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When DigiPen game team The Cannonade is asked for a few select words to describe their project, three come up again and again: chaos, energy, and fun. Recoil Riot, an action-packed, first-person, multiplayer arena shooter, encapsulates all of that and more.

Lelan Sawtelle, a recent graduate of the BA in Game Design program and The Cannonade’s producer and lead designer, says the origins of the game actually predate his time at DigiPen. “What if we could make a game that lets players rocket jump whenever they wanted to?” Sawtelle laughs, remembering the seed idea that he’d originally thought up for an older project. Sawtelle pitched the concept to level designer William Wells, and Recoil Riot was born. Beyond the rocket jumping, the team took inspiration for the project’s gameplay from favorites old and new, like Titanfall 2 and Quake.

In-game screenshot of opening menu selection screen.
A graffiti-like font accentuates Recoil Riot’s playful, rebellious style.

Set in a funky, punky, post-apocalyptic junkyard splashed with neon-colored graffiti, Recoil Riot gives players the chance to play as droids rolling on balls with the goal of blasting their opponents. The catch? The ammo for each of the game’s three weapons sends players flying backwards as a result of their recoil — hence the game’s name. Part of the game’s challenge comes from balancing your aim while controlling your movement across the landscape. Players can choose from a beam sniper that demands precision play, a shotgun with a huge blast, and a machine gun that “operates more like a jet pack,” as Sawtelle describes it. “A player’s choice of weapons really defines the play style as they impact their movement in the game,” he says.

In-game screenshot of player, midair, aiming weapon's crosshair down at enemy robot.
The constant movement involved in the gameplay demands both precision and split-second decision making.

Charlie Wells, a BA in Music and Sound Design graduate and the team’s audio lead, was faced with the challenge of composing a soundtrack that would accurately capture the chaos, energy, and fun of Recoil Riot’s gameplay. He settled on a hip-hop inspired score in order to amp up the excitement as players shoot, wall jump, and swing across the level with grappling hooks. “I had to adapt my style and musical preferences and also learn about what makes a hip-hop kick drum a hip-hop kick drum. How do we keep the music connected to the visual space of the game?” Wells says. “I created tracks that sound a lot like hip-hop production, which often involved grabbing samples and sounds from different songs. Hip-hop itself is full of so many different styles. What I eventually created is a good reflection of the action of the game.”

The Cannonade team injected a myriad of details into Recoil Riot that bring together its visual style, narrative, and gameplay. For example, the musical theme of the game is tied into numerous facets of its visual styling. All three weapons appear as though they’re composed of scrapped musical equipment — the machine gun is made out of a boombox, the beam rifle has a headphone attachment, and the shotgun has a big speaker cone that fires sound waves.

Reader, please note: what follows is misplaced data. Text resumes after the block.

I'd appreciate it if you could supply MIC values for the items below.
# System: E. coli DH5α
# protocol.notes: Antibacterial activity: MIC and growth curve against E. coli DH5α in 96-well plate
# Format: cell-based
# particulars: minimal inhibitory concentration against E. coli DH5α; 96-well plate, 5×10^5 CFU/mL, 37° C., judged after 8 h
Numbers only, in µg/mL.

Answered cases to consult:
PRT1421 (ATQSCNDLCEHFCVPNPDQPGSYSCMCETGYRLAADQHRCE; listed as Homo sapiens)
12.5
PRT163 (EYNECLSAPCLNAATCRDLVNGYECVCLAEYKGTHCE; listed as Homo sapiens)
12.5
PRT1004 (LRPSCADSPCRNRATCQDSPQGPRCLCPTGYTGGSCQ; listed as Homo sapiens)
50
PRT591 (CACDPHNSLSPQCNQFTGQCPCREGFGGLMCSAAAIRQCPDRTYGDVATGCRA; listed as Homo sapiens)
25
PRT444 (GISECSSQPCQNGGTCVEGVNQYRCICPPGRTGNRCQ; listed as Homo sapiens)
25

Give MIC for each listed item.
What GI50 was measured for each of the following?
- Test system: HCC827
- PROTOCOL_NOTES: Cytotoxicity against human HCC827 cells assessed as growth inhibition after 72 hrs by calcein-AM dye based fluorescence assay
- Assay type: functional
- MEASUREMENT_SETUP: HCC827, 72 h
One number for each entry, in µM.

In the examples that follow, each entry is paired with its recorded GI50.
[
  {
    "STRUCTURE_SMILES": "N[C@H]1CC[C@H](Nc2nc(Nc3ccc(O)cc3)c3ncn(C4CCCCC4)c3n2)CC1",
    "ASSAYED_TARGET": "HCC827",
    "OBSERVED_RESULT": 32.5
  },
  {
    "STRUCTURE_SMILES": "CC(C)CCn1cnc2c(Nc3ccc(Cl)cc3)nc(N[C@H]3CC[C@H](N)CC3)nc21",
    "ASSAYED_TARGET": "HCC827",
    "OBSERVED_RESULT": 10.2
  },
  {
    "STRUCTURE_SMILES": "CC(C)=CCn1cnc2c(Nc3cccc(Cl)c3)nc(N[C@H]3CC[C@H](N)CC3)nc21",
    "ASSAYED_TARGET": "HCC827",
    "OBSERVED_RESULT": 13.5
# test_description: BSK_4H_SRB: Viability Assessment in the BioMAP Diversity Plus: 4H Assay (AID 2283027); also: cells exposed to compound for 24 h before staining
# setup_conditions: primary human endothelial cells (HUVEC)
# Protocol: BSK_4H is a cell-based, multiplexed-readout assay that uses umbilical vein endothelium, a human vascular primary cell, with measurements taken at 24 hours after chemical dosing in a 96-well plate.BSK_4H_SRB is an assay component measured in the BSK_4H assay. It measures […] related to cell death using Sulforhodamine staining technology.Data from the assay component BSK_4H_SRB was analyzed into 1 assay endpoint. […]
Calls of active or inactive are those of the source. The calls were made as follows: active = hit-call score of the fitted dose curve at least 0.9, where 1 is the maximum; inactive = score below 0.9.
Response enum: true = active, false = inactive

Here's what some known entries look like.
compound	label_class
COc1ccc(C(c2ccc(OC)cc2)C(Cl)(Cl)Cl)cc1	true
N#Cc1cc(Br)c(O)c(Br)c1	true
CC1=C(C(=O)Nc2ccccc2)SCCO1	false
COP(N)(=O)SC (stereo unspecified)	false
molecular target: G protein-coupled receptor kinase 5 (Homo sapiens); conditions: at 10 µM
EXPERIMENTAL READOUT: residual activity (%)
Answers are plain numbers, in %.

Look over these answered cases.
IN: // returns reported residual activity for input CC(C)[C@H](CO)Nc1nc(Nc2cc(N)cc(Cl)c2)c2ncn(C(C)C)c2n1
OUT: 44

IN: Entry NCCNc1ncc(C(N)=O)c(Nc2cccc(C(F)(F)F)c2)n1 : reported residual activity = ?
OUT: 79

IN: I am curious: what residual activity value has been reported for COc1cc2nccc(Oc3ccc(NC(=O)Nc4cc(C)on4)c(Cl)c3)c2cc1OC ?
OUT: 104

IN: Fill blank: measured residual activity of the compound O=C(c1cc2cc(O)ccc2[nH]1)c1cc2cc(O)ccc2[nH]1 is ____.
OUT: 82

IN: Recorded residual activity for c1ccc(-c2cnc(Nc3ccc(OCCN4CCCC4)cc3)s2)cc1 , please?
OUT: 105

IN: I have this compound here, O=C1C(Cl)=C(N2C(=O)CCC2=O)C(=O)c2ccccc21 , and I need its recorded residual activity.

“The music and the art mash together,” Wells says. “While the background music is playing, if you look closely at the visual effects of the weapons, they pulse with the beat of the music. I’m really proud of that. It took a lot of help from other folks on the team.”

If players look closely elsewhere, they might find other surprises as well. “There are inside jokes written in the graffiti and images on the wall,” laughs Nolan Dost, a BA in Game Design graduate who The Cannonade brought in late to overhaul the game’s user interface.

From the start, it was clear to him that his job of revamping the UI would be a huge undertaking, but an undertaking he was nonetheless excited to begin. “It was essentially a zero-to-100 revamp that needed to happen in three months,” he explains.

The overhaul was both stylistically and technically challenging. The UI needed to give players structure and focus while still capturing the anarchic energy of Recoil Riot.

Dost streamlined the menus and information display, introduced a kill feed, and collaborated with his team’s artists to reconfigure the game’s visual effects. While his team members were on board with the changes he proposed, he knew he was running some stylistic risks. “You needed something that was almost screaming at you with desert-punk energy, something made with a complete disregard for holding back,” Dost says. “Professors told me my revisions were almost too energetic.”

In-game screenshot of weapon and equipment selection screen.
Dost emphasizes the need for a consistent and intuitive system of information display throughout the game.

The Cannonade worked down to the wire, making modifications to their game through the final hours before submitting their project this past spring. The risks the team took paid off. “The systems before were very confusing,” Dost says. “We got consistent feedback by the end that people immediately knew how to get into the game. I’m proud of making the system comprehensible and legible.”

True to the game’s ethos, Recoil Riot turned out to be a no-holds-barred, explosive experience that sends players and their excitement soaring.